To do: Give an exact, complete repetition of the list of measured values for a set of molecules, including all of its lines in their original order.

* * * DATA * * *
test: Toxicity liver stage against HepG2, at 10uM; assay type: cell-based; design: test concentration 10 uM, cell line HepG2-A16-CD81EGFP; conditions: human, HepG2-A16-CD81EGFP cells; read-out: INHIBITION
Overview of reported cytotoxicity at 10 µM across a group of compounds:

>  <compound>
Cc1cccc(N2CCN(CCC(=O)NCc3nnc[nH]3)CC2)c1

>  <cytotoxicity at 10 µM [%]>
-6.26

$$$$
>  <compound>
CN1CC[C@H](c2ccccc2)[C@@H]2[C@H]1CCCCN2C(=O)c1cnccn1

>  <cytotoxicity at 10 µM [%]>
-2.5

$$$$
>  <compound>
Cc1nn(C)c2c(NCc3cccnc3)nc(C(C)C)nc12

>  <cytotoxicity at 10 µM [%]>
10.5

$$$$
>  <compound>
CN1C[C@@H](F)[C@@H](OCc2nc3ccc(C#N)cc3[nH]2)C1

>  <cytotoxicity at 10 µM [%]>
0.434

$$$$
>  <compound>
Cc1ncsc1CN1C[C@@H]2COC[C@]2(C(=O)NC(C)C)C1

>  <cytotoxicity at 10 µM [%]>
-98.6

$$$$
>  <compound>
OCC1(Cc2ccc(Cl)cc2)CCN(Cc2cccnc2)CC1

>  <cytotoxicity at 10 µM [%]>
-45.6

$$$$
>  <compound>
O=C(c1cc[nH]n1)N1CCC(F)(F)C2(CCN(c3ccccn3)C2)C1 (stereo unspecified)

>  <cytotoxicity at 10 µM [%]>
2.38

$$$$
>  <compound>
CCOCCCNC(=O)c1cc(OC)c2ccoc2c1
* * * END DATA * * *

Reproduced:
test: Toxicity liver stage against HepG2, at 10uM; assay type: cell-based; design: test concentration 10 uM, cell line HepG2-A16-CD81EGFP; conditions: human, HepG2-A16-CD81EGFP cells; read-out: INHIBITION
Overview of reported cytotoxicity at 10 µM across a group of compounds:

>  <compound>
Cc1cccc(N2CCN(CCC(=O)NCc3nnc[nH]3)CC2)c1

>  <cytotoxicity at 10 µM [%]>
-6.26

$$$$
>  <compound>
CN1CC[C@H](c2ccccc2)[C@@H]2[C@H]1CCCCN2C(=O)c1cnccn1

>  <cytotoxicity at 10 µM [%]>
-2.5

$$$$
>  <compound>
Cc1nn(C)c2c(NCc3cccnc3)nc(C(C)C)nc12

>  <cytotoxicity at 10 µM [%]>
10.5

$$$$
>  <compound>
CN1C[C@@H](F)[C@@H](OCc2nc3ccc(C#N)cc3[nH]2)C1

>  <cytotoxicity at 10 µM [%]>
0.434

$$$$
>  <compound>
Cc1ncsc1CN1C[C@@H]2COC[C@]2(C(=O)NC(C)C)C1

>  <cytotoxicity at 10 µM [%]>
-98.6

$$$$
>  <compound>
OCC1(Cc2ccc(Cl)cc2)CCN(Cc2cccnc2)CC1

>  <cytotoxicity at 10 µM [%]>
-45.6

$$$$
>  <compound>
O=C(c1cc[nH]n1)N1CCC(F)(F)C2(CCN(c3ccccn3)C2)C1 (stereo unspecified)

>  <cytotoxicity at 10 µM [%]>
2.38

$$$$
>  <compound>
CCOCCCNC(=O)c1cc(OC)c2ccoc2c1